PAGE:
After another competition quilter revealed her judging comments last week, it got me thinking. I have a well-reasoned opinion on judging, for me. These are my thoughts about my quilts being judged. I think they might be useful, or at least entertaining for you.
I don’t have a lot of interesting photos about judging, so I am going to include photos of my yard this spring😊
Let me set the stage:
– I like to have a quilt hanging in the show if I am teaching there.
– I actually don’t care that much about ribbons. Really. I don’t even have any hanging in my studio (not even the Runner Up, Best of Show ribbon for Pacific Int’l Quilt Festival!).
– I am almost 100% correct in my assessment of whether my quilt will jury in.
– I know I am not up for a ribbon in any major show. Maybe, maybe with a future quilt, a low hanging ribbon. Nothing I have now is a ribbon winner. I know this.
– I do like to have my quilts judged. Rarely are their comments a surprise.
– Quilts that ribbon now have far more work in them than I am willing to put in. Their ribbons are well deserved.
The way all this works in major shows, a mere handful of quilts ribbon. The rest of the quilts fill out the show and make it a delight to the eye. I am going to call the non-ribbon quilts “filler”. I do not mean that in any disrespectful way. My quilts are filler.
So, I pay my fee, pay to have it shipped and back and don’t expect a ribbon. My desire is to show the beauty of what I create with the rest of the world. We as quilters have the privilege of giving joy to others by showing the fruit of our hands. And that is why I show.
And I have some very interesting judging history. The first time I was judged, it was for a Wearable Art challenge at my local guild. At that time, we had 4 BERNINA Designers, a very prestigious honor, the best of the best. I was blissfully unaware of how that might affect my entry. I made this jacket. I was so proud. Needle felting machines had just come out and I felted all that awful yarn onto my jacket. It was very well constructed and finished.
And butt ugly.
But I didn’t know that at the time. The judge made very sure I did. Her comments were extremely harsh and unforgiving. She all but told me to find a new hobby. She just ground me to dirt. I cried for a short time and then realized that her comments, although unnecessarily harsh, were true. I learned a lot from that experience.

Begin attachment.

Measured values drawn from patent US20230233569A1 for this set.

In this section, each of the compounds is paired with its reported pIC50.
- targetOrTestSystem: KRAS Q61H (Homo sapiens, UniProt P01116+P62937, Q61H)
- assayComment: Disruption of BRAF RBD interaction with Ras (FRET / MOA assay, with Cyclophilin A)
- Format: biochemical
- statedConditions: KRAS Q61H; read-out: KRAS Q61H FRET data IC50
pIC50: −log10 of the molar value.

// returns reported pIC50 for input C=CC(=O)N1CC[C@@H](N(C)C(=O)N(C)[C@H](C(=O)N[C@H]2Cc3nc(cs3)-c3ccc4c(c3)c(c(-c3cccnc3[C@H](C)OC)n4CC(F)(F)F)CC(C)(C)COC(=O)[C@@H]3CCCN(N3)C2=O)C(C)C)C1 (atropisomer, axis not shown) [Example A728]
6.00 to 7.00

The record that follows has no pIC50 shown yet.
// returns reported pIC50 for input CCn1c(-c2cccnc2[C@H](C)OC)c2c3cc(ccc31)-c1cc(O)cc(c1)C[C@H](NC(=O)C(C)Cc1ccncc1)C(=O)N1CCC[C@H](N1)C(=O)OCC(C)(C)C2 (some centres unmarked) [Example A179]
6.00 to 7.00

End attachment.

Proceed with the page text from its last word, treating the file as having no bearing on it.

Since that time, I don’t think I’ve ever been totally surprised by the judge’s comments. Some shows give more feedback than others. I don’t fault shows that give less feedback, it’s the decision of the organizers. The Houston show gives a lot of feedback which I appreciate. All (?) judges give at least one positive comment and one “needs improvement” type of comment.
Judges have a tough road. They usually get 3 minutes a quilt! In that short span of time, they have to assess quality, design, color, and skill. They may not always get it right. If your quilt is up for a ribbon, more time is taken so that they can decide who ribbons and what place they get. I don’t envy the judges trying to make these decisions.
My latest quilt to be judged was Much in Common at Paducah. My category there was ridiculously rich with insane talent. It was a no-brainer: I was not going ribbon. By the same token though, my quilt definitely deserved to jury in. Here are the comments:
Although comments will not be a surprise, it can be enlightening what the judges chose to comment on. As you can see, it was a top-notch group of judges, every one for whom I have deep respect: Susan Cleveland, Sue Nickels and Ricky Tims.
Here is where my “Judging Philosophy” comes in. When I get comments back, I have a decision to make: do I care?
Here’s the deal. There are some legitimate things that judges might comment on that I am just not going to fix. For me, edge treatments that take 2 months, nearly perfect stitch length across the quilt – these are things that would suck the joy right out of quilting for me.
In some cases, I chose not to change. How do I feel about the backtracking issue mentioned by the judges? That comment was well taken on my part.
I really didn’t notice how much the backtracking showed in some parts of the quilt. Yeah, I’ll fix that next time. In this case, I will change. But if I need to have even stitch length throughout the entire quilt? Nope. Life’s too short for that.
So there you go – you get to see my spring yard and my thoughts on judging. This is just my overview of judging. There is so much more to judging than what I’ve written here. If you really want to know more, assist in judging at your local quilt show or sit in on a public judging like sometimes happens at County Fairs and the like.
No matter what, I am the Quilt Skipper and I skip because quilting gives me joy. If it doesn’t give joy, I’m out.
I’ll share at: